AUTHOR: Beth TITLE: DATE: 5/17/2004 02:48:00 PM ----- BODY:

Not Getting Any Younger

Looks like Trent's just spotted his birthday just to stand know how he gets about chocolate.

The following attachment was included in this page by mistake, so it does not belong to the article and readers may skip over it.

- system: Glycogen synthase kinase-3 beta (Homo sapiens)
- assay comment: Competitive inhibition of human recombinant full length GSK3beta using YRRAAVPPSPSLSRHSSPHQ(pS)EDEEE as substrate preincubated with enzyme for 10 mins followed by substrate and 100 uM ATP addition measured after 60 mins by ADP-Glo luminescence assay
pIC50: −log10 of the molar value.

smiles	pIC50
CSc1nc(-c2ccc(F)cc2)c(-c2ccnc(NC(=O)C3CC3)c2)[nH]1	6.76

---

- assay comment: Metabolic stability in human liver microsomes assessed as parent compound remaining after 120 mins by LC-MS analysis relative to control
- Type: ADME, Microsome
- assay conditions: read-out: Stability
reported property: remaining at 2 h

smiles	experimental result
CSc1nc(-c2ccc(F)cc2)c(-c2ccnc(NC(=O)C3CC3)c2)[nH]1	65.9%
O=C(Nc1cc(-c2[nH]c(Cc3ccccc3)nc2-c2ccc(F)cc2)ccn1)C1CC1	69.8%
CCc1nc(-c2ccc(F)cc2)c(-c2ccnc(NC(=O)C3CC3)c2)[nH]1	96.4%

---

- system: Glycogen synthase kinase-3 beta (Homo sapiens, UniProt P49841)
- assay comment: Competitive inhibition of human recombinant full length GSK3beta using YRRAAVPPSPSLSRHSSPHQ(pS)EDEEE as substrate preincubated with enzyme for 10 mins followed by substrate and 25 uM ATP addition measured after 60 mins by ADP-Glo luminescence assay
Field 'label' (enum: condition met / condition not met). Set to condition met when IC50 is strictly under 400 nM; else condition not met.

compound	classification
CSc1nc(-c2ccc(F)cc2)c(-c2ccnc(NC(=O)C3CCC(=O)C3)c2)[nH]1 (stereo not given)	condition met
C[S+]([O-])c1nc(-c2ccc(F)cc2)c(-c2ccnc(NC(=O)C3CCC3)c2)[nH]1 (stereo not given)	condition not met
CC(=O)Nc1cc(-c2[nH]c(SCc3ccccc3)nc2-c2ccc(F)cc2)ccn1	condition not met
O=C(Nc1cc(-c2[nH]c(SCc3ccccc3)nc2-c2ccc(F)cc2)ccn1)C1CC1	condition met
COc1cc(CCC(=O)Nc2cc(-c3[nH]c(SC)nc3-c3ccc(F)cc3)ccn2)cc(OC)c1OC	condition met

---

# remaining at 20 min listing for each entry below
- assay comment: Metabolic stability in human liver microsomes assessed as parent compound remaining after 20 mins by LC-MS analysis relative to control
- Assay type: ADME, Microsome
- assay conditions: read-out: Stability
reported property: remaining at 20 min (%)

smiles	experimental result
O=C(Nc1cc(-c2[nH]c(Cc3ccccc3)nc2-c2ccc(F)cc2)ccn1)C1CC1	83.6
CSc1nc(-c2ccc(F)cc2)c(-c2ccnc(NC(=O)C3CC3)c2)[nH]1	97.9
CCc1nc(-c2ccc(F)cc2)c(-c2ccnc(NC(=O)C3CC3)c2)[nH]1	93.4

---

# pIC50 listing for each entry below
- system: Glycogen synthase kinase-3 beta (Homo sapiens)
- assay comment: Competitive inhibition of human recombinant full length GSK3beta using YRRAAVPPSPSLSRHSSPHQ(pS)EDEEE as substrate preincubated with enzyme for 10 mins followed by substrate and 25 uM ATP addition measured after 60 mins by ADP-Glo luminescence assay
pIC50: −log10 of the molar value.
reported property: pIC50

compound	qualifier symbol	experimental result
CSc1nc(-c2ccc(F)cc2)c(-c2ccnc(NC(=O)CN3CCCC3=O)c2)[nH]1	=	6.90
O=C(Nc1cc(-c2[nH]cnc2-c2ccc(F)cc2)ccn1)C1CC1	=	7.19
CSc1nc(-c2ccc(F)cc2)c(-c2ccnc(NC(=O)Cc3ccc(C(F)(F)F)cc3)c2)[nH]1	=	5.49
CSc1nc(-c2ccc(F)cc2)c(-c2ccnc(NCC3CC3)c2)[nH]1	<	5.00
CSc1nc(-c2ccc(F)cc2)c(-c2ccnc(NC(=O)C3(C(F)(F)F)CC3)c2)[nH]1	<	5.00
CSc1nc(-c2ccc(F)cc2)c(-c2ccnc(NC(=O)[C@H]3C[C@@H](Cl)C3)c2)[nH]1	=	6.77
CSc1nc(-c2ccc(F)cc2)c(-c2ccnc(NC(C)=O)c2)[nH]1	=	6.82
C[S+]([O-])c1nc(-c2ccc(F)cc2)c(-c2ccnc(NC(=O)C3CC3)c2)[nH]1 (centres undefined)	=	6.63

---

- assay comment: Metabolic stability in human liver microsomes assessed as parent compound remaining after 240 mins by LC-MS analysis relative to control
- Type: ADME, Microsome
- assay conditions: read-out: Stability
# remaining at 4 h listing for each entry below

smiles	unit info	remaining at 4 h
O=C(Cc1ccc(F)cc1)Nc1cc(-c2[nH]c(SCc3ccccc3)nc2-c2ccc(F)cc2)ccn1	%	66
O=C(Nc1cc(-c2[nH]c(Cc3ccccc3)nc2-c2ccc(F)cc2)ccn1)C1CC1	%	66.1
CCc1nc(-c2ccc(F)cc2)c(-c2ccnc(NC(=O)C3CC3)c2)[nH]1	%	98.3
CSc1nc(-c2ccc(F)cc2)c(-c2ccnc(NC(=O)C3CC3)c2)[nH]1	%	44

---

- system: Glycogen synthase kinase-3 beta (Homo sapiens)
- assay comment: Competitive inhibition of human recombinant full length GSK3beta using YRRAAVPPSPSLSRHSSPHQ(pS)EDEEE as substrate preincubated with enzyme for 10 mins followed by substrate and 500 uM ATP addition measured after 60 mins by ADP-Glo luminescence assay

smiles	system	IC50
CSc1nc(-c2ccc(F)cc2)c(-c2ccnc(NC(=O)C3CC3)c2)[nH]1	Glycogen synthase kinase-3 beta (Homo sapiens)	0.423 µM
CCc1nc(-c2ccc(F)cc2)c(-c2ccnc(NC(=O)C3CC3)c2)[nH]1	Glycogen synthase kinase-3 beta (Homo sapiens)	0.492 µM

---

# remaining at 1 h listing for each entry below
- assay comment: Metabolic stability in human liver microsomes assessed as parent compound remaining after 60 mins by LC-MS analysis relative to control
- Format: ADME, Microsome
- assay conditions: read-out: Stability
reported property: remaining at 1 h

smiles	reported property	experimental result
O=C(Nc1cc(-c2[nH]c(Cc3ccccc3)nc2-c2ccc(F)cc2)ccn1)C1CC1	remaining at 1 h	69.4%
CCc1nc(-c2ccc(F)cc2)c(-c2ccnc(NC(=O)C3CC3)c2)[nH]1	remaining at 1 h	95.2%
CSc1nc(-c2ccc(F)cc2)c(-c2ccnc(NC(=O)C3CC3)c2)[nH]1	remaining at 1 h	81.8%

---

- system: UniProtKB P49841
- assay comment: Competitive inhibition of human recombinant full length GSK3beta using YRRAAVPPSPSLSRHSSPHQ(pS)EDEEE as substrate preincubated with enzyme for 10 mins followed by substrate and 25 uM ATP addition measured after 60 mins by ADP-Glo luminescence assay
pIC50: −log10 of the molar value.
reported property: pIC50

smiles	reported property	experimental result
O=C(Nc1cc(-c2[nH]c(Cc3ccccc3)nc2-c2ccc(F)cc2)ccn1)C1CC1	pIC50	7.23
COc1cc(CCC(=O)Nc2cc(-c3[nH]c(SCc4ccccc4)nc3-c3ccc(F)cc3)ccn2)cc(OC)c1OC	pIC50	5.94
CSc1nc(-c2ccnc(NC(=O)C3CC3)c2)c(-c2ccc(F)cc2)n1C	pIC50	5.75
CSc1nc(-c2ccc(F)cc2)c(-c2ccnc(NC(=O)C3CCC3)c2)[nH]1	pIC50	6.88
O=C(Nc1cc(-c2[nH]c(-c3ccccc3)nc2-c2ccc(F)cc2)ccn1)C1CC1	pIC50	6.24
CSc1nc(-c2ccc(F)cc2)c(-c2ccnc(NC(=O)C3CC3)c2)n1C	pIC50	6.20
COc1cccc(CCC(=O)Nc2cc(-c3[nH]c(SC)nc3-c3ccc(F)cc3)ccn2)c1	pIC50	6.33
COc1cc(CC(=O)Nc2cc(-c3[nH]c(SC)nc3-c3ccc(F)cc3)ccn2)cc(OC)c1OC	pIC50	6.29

Is it normal to celebrate the birthday of someone you've never met, even if it's in that, 'hey-whaddya-know, today is...' thought to yourself kind of way? What if it's the birthday of a rock star pushing forty? Yes, that's right, everyone's dark hero Trent Reznor is 38 years old today. Thirty-eight. That's practically...gulp...middle-aged. Since I've had the Red Sox to replace the music of Nine Inch Nails as the thing that makes me alternately feel miserable and like I'm touching God, Trent has fallen a bit by the wayside. This is also a defense mechanism--Trent likes to tease when it comes to the new morsels of music he sees fit to drop on the world. He started speculating publicly about a new album last year, which means it might--might--be released next fall. If I started anticipating the new release every time I heard news of it from this guy, I'd be writhing around in my own feces and a straight jacket somewhere. And so we let Trent be. Except when we are having a particularly bad day, which is when his music at high volume and a brisk drive over a curvy road works wonders. Until, that is, the date May 17 keeps cropping up in our daily life (read: documents at work) and we keep wondering why it is that rings a bell and then for whatever reason we remember that stupid girl from the film footage of the Fragility tour singing over a cupcake with a candle on it and realize that the rock star that was the subject of most of our doodlings in tenth grade geometry class is downright middle aged. This doesn't mean he is automatically disqualified from being cool, of course--witness Stephen Tyler, David Bowie, Mick Jagger, Paul McCartney, Elton John, et al. I guess the problem is that Trent being almost forty means, once again, that I'm not a dewy little Gothling anymore. More and more things are reminding me of this. I hope I'm not going to turn into one of those people who buys birthday cards with jokes that only thinly veil bitterness about the aging process. You know the kind. Or, worse, the kind so steeped in denial she buys the man-meat ones they sell at Spencer's when she's old enough to be those models' big sister if not their mother. Of course, I am only twenty-three (soon to be twenty-four!), so this hand-wringing over aging is not warrented in the least. It's not wrinkles I'm afraid of, though, or sagging or any of the other cosmetic effects of aging--actually, I kind of look forward to some of them, oddly enough, because then I won't have to worry about not being pretty anymore, I'll be an old person. It's not worry about death, either, of course. I've thoroughly adjusted myself to the fact of my own mortality, as we all know. No, the fear of aging I have is the fear that I will suddenly be fifty, and wake up and look out the window and realize I am not where I want to be, and that I have done absolutely nothing with my life. It's when I contemplate that possibility, when I sink into the self-pitying morass of obsession about how nothing is happening to me, that time hits warp factor four and I start screaming. Of course, when Trent was twenty-three, he was scrubbing pubes off urinals at a recording studio in Cleveland. He was the keyboardist for a godawful 80's dance band called the Exotic Birds. He and Chris Vrenna were living off peanut butter and Wonder Bread and selling old record albums to pay bills, and he had only just begun writing his first real song, "Down In It." And just look at him now. So, things continue. Trent continues rocking. Life continues being queasily beautiful. New-release rumors abound as usual. Although I suspect they always will, even when Trent is dead and / or senile and can't possibly release a new album, just like Elvis sightings in the subway.